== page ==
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Significant Scots
Buchanan, Claudius


BUCHANAN, CLAUDIUS, D. D. Few persons have engaged with greater zeal, or met with greater success, in the business of the civilization of India, in spreading the knowledge of the Christian Religion through the eastern world, and in making Europeans better acquainted with that interesting country, than the Rev. Dr. Buchanan, who was born at Cambuslang, on the 12th March, 1766. His father, Alexander Buchanan, followed the honourable profession of a school-master; and if we may judge from his success in life, he appears to have been a man of some abilities, and better qualified than ordinary teachers for the discharge of the peculiar duties of his office. Before his death, he was Rector of the Grammar School of Falkirk. His mother's name was -- Somers, daughter of Mr. Claudius Somers, who was an elder in the parish of Cambuslang. He is represented as having been one of those who received their first impressions of religion under the ministry of the Rev. Mr. M'Culloch, the parish minister, and which were confirmed afterwards by the celebrated Mr. George Whitfield. A certain class of Scottish dissenters publicly declared, that all such impressions were a delusion of the devil, and in the most abusive language reviled Whitfield, and all who defended his cause. But be this as it may, Mr. Somers and a good many others became reformed characters; and during the course of a long life, gave undeniable evidence that they were better moral men and better members of society.

In 1773, Dr. Buchanan was sent to Inverary, in the shire of Argyle, where he remained under the care of his father's relations till 1779. He was early sent to school; and besides being taught to read English, to write, and cast accounts, he was initiated into a knowledge of Latin. When only fourteen years of age, he was engaged to be tutor to the two sons of Campbell of Dunstaffnage. It is by no means an uncommon case in Scotland for young men to be employed, at that tender age, as domestic tutors in remote parts of the country, and at a distance from any school. He continued in this situation for two years, and then repaired to the university of Glasgow, in 1782. Here his funds permitted him to remain only for two sessions. In 1784, he went to the island of Islay, and was tutor in the family of Mr. Campbell of Knockmelly. In the following year he removed to Carradell, in Kintyre, as tutor to Mr. Campbell of Carradell. In 1786 he returned to Glasgow College, with the intention of prosecuting his studies there, preparatory to his commencing the study of divinity; for it had always been his intention to be a clergyman of the Church of Scotland. At the end of the session, however, he was struck with the strange and romantic idea of making a tour of Europe on foot. He seems to have been highly delighted with Dr. Goldsmith's poetry, and particularly with his Traveller. Having perused some accounts of Goldsmith's adventures, he became inspired with a wish to attempt something of the same kind. He could not, like the poet of Auburn, play on the flute, but he was a tolerable performer on the fiddle, and he foolishly imagined, that with its assistance, he might be able to accomplish what he had so much at heart. He was a pretty good player of Scotch reels; and with this slender recommendation, and hardly any other provision against want, he determined to sally forth.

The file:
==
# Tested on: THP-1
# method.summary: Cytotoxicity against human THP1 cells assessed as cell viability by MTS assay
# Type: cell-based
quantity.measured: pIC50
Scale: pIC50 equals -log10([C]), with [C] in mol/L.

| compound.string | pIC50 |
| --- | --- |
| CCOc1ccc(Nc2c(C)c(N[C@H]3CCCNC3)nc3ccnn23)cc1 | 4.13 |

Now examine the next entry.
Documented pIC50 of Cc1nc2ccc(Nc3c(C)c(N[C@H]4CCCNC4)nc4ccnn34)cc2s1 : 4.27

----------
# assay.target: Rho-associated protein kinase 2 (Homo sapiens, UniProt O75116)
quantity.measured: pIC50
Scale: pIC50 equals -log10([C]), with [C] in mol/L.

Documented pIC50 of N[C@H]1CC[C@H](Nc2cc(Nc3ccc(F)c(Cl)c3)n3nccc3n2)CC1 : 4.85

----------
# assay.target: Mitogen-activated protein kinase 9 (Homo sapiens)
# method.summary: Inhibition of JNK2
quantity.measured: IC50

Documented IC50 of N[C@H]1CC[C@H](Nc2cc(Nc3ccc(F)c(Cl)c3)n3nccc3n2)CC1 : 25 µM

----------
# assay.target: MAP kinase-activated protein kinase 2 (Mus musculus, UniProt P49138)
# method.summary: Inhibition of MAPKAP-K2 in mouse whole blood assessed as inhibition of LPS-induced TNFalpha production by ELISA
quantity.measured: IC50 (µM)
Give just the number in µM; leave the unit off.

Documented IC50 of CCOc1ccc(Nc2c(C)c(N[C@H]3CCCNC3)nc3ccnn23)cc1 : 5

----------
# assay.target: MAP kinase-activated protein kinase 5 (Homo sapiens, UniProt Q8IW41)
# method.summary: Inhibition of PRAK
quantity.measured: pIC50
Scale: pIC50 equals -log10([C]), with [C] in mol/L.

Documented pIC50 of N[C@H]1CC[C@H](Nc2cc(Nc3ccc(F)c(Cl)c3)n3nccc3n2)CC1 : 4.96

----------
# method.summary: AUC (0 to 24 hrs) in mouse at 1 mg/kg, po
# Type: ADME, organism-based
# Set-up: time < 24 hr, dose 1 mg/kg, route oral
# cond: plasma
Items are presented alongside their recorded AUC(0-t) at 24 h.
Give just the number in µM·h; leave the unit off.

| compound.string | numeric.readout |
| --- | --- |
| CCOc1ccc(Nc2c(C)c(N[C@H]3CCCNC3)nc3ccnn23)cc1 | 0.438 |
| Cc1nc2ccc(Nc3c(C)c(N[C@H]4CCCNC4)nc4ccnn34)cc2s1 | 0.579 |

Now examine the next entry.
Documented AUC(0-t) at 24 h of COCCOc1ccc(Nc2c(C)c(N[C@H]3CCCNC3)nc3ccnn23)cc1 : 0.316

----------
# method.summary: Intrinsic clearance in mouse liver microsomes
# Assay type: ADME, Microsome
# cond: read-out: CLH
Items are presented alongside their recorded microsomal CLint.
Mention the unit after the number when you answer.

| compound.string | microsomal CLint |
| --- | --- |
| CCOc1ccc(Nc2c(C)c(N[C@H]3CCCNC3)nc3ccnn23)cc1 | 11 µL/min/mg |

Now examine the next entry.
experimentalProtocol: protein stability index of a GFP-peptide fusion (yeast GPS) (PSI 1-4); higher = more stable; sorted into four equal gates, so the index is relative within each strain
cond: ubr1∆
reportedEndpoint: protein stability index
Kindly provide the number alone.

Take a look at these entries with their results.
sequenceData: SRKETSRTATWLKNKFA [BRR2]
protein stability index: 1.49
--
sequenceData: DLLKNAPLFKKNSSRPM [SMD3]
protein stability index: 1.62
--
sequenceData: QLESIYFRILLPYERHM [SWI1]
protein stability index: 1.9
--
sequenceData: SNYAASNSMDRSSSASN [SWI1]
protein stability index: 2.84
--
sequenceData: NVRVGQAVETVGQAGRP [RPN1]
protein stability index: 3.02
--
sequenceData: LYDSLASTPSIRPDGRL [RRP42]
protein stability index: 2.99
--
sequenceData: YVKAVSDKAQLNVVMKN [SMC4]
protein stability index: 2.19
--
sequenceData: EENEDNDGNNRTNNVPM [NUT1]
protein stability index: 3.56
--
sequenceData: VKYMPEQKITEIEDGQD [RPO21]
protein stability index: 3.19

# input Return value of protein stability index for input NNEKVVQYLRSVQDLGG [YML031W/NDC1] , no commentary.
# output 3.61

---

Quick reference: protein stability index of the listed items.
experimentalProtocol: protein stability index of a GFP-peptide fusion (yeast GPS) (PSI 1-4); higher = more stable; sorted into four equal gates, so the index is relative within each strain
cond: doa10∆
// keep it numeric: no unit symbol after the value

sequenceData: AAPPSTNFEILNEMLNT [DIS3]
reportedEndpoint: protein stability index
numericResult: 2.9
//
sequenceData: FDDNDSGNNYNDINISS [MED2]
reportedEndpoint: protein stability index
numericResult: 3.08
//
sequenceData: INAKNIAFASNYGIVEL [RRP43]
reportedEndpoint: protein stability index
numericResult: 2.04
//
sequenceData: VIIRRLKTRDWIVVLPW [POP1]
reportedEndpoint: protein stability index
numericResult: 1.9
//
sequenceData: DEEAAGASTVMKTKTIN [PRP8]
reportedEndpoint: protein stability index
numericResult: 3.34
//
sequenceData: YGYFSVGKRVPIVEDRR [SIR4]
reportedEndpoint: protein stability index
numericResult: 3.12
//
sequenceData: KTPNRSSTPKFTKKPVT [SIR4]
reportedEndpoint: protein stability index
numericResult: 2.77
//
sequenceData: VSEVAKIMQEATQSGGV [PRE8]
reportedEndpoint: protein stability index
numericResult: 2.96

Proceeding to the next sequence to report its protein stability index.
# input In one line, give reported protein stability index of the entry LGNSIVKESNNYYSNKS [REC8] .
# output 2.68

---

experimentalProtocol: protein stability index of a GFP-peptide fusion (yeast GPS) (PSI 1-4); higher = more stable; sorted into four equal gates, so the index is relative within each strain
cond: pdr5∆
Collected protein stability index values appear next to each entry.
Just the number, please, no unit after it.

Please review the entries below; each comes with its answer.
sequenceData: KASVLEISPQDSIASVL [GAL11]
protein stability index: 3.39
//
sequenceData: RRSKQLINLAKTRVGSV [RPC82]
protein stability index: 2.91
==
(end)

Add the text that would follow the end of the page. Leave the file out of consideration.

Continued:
He accordingly left Edinburgh in the month of August, 1787. He had carefully concealed his design from his parents, lest it should be the occasion of giving them pain, for he seems to have been well aware in what light his imprudence would be viewed by others. What road he took, or how long he was on his journey between Edinburgh and Newcastle, is not known. But he arrived there, as it would seem, sufficiently disgusted with his undertaking; for, instead of directing his course to the capital by land, he embarked in a collier at North Shields, and sailed for the metropolis, where he arrived on the 2d of September. Here he was as much, if not more at a loss, than ever. At last, seeing an advertisement in a paper, that a clerk was wanted, after having suffered incredibly from hunger and cold, he applied and obtained this paltry appointment. By habits of industry and attention to business, he recommended himself to his employer, and after various incidents he at last engaged in the service of a solicitor, with whom he remained for nearly three years.

This employment, though exceedingly trifling, was sufficient to supply him food and clothes. He describes himself, at this period, as having little or no sense of religion upon his mind. He did not attend church regularly; and the Sunday was generally spent in idleness, though at no time of his life was he given to habits of dissipation. About this time he got acquainted with the Rev. John Newton of St Mary's, Woolnoth, London, the friend of Cowper, who introduced him to the celebrated Henry Thornton. This latter person, whose heart and fortune were alike bounteous, was the chief occasion of his being afterwards so successful and distinguished in life. As Mr. Buchanan had now formed the resolution of becoming a clergyman, though he could not regularly enter the church of England, for want of a university education, Mr. Thornton offered him the Chaplaincy of the Sierra Leone company, in which association he bore a leading part. The appointment was accepted by Mr. Buchanan, but, for some unknown reason, was not acted upon. Mr. Thornton, however, generously resolved not to leave his ward destitute or unprovided. He sent him to Queens' College, Cambridge, which was then conducted by his friend Dr. Milner, Dean of Carlisle. Mr. Buchanan was admitted into this Society in 1791, and in the 25th year of his age. It has been mentioned, that he was two sessions at the university of Glasgow, but it may be doubted whether this was of essential service to him, so different are the regulations, customs, and habits of the two establishments. He was disposed to enter as a Sizar, that is a scholar of the lowest rank, the same as Servitor at Oxford; but it was arranged that he should be admitted as a pensioner, or a scholar who pays for his Commons. He distinguished himself at College by great assiduity, and though his mind does not appear to have had any particular bent to the science of quantity, he devoted some attention to the favourite pursuit of the university, the higher branches of mathematics. Having got a theme or subject to write upon in Latin, he succeeded so well as to gain the most marked commendation of his superiors; and he was appointed to declaim in Latin upon the 5th of November, which is always esteemed by the students as a singular honour – this day being one of the most solemn festivals of the year. He was also appointed, about the same time, Librarian to the College, an office of which the duties were more honourable than severe; and he was the senior wrangler of his year.